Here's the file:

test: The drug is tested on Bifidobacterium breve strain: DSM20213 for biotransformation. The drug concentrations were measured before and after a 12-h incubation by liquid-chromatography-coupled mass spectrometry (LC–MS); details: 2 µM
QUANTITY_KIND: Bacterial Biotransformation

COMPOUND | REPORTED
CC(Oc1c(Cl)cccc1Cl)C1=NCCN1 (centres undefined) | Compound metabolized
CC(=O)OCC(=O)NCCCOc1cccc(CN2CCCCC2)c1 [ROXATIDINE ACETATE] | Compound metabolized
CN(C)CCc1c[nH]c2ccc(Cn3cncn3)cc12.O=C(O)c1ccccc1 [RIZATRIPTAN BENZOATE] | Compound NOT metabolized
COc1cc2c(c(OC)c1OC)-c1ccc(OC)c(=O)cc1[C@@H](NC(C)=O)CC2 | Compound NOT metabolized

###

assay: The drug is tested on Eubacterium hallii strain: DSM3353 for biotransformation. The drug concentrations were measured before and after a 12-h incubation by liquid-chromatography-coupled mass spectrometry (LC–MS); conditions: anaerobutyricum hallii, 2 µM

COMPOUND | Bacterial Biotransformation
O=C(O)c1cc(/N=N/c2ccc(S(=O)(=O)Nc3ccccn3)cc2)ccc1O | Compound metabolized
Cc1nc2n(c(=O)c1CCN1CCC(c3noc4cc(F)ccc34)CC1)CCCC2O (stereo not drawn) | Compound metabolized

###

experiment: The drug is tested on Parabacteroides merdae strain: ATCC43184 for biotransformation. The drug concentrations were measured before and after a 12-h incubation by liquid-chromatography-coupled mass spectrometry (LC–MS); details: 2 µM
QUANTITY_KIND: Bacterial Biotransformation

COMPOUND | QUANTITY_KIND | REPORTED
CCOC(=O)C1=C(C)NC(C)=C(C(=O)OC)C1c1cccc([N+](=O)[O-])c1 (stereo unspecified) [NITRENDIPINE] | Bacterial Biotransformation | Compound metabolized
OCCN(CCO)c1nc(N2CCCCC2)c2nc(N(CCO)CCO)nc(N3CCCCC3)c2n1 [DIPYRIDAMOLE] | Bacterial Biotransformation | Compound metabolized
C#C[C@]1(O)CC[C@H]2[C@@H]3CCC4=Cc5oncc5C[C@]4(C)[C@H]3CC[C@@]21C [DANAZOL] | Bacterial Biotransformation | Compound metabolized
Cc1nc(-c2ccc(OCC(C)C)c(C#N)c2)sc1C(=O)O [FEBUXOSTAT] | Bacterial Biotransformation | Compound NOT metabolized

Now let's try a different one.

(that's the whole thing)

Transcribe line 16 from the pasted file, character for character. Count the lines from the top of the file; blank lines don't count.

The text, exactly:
COMPOUND | QUANTITY_KIND | REPORTED